If you have 5 more minutes, read the article for more details on each tip!

When the pieces just fall into place

There are things you are struggling with over a long period of time, only to see them resolved all of a sudden. Yesterday, I had three of those experiences on one day. It will not surprise people that know me that all three ended some kind of IT dilemma. So, if you’d indulge my techno babble, here’s my triple “Yay!”:

Sometimes, there’s another choice

If you’re running a big IT infrastructure as we do at freistil IT, it’s not enough to regularly check if a server still has enough disk space or free processing power. It’s equally important to be able to see how these metrics develop over time. These statistics help understanding past events (“Look, right before the server crashed, its free memory dropped to zero.”) and preventing future incidents (“At this rate, the disk will be full in three days.”). But building those statistics for hundreds of servers means collecting thousands of data points per minute.

Of course, there are powerful solutions for this, for example statsd, developed by the devops team at Etsy whose virtual marketplace is powered by am impressive server farm. Although statsd looked very appealing, I restrained myself from trying it because it would make it necessary to start using node.js, a technology we don’t have much experience with. While I love entering new territories, I also need to focus on the work at hand. I’m still getting used to code in Ruby, the language in which our infrastructure automation tool, Chef, is written. So, I was sad to realize that statsd is a can of worms I just can’t open right now.

Well, turns out the guys at 37signals were in the same situation, so they built batsd, a data collection agent that is compatible with statsd but written in Ruby. Let’s start gathering metrics. Yay!

Sometimes, the choice between A and B is C

Mac OS X is a great combination of graphical user interface and UNIX technology which makes it the ideal tool for a sysadmin come business owner. Unfortunately, some of its components are not as great as others, and Finder is a particularly sad example because it lacks many features that an experienced computer user simply expects from a file manager.

I’ve been using PathFinder as a better substitute but it can’t replace Finder completely because it’s just not as integrated into the OS (for example, its missing the Dropbox item in its contextual menus and other applications still open Finder). The newest PathFinder version is a paid upgrade and I’ve been hesitant to shell out the money because I don’t want to have to work with two competing file managers.

Yesterday, I found TotalFinder which takes another approach: It expands the Finder’s functionality instead of trying to replace it. So, more power but seamlessly integrated. Yay!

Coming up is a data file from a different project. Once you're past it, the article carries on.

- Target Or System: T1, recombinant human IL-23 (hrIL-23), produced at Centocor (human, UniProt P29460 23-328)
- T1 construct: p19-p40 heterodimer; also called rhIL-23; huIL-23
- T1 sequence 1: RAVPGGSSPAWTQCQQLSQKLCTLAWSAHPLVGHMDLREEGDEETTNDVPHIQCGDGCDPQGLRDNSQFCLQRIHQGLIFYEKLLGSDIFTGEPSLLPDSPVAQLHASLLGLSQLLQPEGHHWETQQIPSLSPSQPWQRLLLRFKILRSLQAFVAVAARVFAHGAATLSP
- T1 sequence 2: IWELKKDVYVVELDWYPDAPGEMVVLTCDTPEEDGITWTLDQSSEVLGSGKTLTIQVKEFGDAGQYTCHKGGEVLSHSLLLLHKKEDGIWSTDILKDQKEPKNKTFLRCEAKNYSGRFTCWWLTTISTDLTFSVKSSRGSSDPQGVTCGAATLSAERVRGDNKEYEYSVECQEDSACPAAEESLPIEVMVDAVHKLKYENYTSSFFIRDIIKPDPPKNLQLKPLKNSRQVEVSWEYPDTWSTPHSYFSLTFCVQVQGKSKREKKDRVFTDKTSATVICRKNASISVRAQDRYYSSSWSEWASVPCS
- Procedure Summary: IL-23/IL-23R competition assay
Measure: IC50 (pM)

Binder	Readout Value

Sometimes, you don’t have to choose at all

I live my life as much paperless as possible. Paperless to me means efficient and flexible. And nowadays, there are strong bridges between the material and the digital world making the paperless life easy, for example my ScanSnap scanner and my Kindle ebook reader. David Sparks’ new “Field Guide” book for the iPad, appropriately named “Paperless”, is a great read on this topic and contains a lot of helpful advice in form of text, pictures and videos. Among many other things, it describes alternatives for organizing a growing number of digital files.

A few years ago, I chose DEVONthink Pro Office for that purpose because it has great searching, tagging and sorting features and comes with built-in OCR to add even scanned documents to the search index. One of DEVONthink’s downsides is that it’s hard to share the database that contains all the documents. When we got help with accounting, I found it necessary to get our bank statements and invoices out of DT and put them into a nested folder structure in Dropbox. Since then, I had not been able to decide in which direction to go now – should I choose the power of DEVONthink or the flexibility of a simple folder hierarchy?

As luck would have it, yesterday I read Fletcher Penney’s blog post about his PDF reading workflow in which he mentions that DEVONthink has an “index a folder” feature that indexes files inside a certain disk directory without moving the files themselves into the application’s database. Best of both worlds. Yay!

Great findings on on single day. Let’s call it a Satur-yay! (Okay, it’s late. Please don’t sue me.)

Everyone. Needs. Backup.

Devops podcasts

While there hasn’t been a shortage on IT engineering blogs for a long time, podcasts that deal with devops topics are a rare sight. That’s why I’d like to recommend the ones that I currently subscribe to:

  • DevOps Cafe Podcast: Damon Edwards, John Willis and guests talk about interesting news in the datacenter world.
  • The Changelog: A show that “covers what’s fresh and new in Open Source”, hosted by Wynn Netherland and Adam Stacoviak
  • The Food Fight Show is a bi-weekly podcast for the Chef community, or, as hosts Bryan Berry and Matt Ray put it, “The Podcast where DevOps chefs do battle”
  • itkanban’s podcast comes also bi-weekly and covers news about lean and agile IT management methods.

Do you know any other podcasts a self-respecting system administrator should listen to? Please post them in the comments!